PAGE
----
Can the economy grow if the population shrinks?
June 7, 2016 1:08 AM   Subscribe

It seems to be a given that population growth helps the economy. Is there any way the world economy can grow if the number of people is stable or declines?

Japan has a falling birthrate, a shrinking labour force, and a stagnant economy. But do these things necessarily go hand in hand? Is there any way that an economy could remain strong despite a fall in population?

This question asked why there's no spare money, and many answers emphasised the importance of workforce growth. But the planet must have a maximum capacity of humans, whether it's determined by environmental sustainability or just plain overcrowding.

On a global level, what would it look like if the world population started to fall? Would we have more resources per capita, and individually be better off, or would a falling GDP mean a fall in quality of living?

I have exactly no background in economics, so would love to hear from better informed people. And if anyone thinks falling population is a good thing from an economic perspective, please speak up. I'm super worried about climate change and want to know if there's an alternative to growth-at-any-cost.
posted by superfish to Society & Culture (5 answers total) 6 users marked this as a favorite
 
Yes. Gains in efficiency (such as through automation) can enable an economy to produce more goods and services even when population is declining.
posted by Nerd of the North at 1:33 AM on June 7, 2016 [1 favorite]


Japan's twin predicaments of population decline and (on paper, if not in reality) economic stagnation are not exactly connected; Japan's asset price "Bubble" burst in 1991 while the population was still growing. The stagnation is connected to slowing consumer demand, but the stagnation is also caused by a shift in the labor market: companies are hoarding cash and are not willing to hire as many full-time employees as they used to. This means that people have less money to buy things. Car ownership is down.

Japan's population started to contract for the first time in 2015 (although there is a mini-baby boom happening in Japan right now), but Japan's population started to grow more slowly in the 1990's as people started having fewer children. A lot of Japan's economic prosperity was tied to the postwar Baby Boom, when a large and growing population needed new infrastructure, new homes, new material goods. It's true that Japan's population just isn't buying as much as they used to.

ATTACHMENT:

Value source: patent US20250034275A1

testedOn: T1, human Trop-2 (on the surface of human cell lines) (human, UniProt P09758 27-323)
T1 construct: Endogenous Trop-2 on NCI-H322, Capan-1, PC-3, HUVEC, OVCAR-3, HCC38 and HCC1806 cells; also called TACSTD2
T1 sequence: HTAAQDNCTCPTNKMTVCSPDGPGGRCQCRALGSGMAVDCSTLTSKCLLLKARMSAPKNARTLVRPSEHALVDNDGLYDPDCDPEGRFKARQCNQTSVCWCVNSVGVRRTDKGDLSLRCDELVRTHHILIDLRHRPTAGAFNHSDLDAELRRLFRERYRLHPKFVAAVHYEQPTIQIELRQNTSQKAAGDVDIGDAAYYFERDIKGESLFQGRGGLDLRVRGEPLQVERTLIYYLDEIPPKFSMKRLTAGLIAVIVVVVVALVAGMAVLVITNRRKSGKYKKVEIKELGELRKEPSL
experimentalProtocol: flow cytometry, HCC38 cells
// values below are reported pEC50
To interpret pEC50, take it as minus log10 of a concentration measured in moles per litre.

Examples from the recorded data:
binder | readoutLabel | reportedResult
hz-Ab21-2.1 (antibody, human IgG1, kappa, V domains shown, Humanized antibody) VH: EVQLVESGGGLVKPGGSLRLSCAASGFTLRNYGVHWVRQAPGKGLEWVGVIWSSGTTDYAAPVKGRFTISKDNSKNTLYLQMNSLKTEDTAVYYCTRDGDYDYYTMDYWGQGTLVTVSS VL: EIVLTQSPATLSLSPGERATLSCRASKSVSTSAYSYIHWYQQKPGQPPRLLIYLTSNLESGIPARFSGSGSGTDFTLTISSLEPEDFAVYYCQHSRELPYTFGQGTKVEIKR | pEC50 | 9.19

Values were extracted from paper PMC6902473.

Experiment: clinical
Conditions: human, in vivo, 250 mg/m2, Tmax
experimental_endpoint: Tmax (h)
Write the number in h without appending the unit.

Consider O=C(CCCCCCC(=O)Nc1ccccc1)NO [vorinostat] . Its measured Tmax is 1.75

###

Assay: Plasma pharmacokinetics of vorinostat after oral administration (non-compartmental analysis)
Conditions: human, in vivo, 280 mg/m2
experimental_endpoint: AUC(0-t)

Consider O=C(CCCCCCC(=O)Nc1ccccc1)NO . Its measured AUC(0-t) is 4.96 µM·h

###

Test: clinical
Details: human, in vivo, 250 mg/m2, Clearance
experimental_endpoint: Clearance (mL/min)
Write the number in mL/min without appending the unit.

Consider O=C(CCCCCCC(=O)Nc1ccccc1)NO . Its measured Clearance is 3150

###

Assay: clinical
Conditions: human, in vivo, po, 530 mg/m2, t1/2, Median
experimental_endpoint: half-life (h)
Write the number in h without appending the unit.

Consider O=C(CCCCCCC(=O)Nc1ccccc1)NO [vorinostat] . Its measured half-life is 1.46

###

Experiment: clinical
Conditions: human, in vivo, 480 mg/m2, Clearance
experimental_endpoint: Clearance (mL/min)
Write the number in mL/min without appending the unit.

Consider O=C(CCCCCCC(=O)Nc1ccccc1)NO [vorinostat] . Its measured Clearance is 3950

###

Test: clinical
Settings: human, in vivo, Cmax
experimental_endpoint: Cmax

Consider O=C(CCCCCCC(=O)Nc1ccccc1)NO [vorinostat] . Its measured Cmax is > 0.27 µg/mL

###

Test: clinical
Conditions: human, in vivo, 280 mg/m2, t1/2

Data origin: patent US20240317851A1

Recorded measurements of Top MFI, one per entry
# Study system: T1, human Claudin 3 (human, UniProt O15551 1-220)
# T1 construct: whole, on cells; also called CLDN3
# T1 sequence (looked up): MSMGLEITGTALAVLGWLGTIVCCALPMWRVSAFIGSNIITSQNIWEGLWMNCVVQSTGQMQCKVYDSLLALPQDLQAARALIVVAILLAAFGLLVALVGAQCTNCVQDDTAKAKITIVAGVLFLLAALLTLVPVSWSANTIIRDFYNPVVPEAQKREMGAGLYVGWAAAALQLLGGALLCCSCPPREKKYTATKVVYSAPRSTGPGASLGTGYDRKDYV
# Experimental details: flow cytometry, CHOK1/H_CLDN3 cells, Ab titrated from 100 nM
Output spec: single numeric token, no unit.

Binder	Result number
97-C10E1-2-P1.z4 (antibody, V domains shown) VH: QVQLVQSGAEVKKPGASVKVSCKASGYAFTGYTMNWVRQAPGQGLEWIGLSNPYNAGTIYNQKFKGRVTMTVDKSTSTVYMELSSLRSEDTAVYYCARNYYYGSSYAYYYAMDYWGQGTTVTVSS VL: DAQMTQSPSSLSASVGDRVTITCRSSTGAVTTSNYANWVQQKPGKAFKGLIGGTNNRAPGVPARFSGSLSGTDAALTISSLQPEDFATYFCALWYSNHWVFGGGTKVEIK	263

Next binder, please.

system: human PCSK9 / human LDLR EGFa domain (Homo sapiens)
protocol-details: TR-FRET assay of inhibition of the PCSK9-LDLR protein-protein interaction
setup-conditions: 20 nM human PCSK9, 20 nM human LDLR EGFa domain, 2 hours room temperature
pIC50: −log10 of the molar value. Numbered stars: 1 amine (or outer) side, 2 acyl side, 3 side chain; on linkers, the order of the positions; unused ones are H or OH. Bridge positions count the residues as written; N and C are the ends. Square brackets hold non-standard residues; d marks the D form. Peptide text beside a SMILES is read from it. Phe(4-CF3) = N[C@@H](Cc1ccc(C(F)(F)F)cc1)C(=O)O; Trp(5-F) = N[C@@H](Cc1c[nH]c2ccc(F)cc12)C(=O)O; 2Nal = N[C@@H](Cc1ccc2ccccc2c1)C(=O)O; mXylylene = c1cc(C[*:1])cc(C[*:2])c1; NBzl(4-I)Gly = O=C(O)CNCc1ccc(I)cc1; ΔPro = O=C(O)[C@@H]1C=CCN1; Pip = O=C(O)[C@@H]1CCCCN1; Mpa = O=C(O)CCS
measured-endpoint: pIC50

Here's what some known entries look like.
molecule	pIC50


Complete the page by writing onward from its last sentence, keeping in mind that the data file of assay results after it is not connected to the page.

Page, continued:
But the stagnation we're seeing in Japan is fiscal in nature. I'm not even sure if it can be called "stagnation." It's deflation caused by a massive amount of money pumped into the economy by bond issues, coupled with low demand and very cheap imports.

The cost of living has plummeted in real terms in Japan over the past 25 years. Food is cheap. Consumer goods such as household appliances are cheap. Clothing is cheap. Rent is cheap. It's a very pleasant place to live if you have some money.

But a women in her twenties typically earns the equivalent of $1200 a month. Men earn double that. The problem is that it's not enough to raise a family on. So people don't get married, don't have kids, and consumer demand is sluggish.

So the problem Japan has is economic, I would argue.

The twin problems of an aging society and deflation are not unique to Japan, by the way. Every single OECD country is confronting the challenge of an aging population. The exception is the United States, which has high levels of legal and informal (illegal) immigration, which boosts the population.

The US, however, also is dealing with low wages, and is also confronted by the deflation trap. Growth used to be 3%, now if we're lucky it's half that.

Japan is just one flavor of the future we all face, including in what is currently the developing world.
posted by My Dad at 2:08 AM on June 7, 2016 [2 favorites]


I do economics, but I am not a growth economist, but what an economist would tell you is, yes you can have economic growth without population growth.

In the long run, you can think of growth as being driven by something like the ability to produce stuff. So you can produce more things, roughly speaking, if you have more factors of production (things you combine to produce stuff) or through technological progress - creating more with the same amount of factors of production.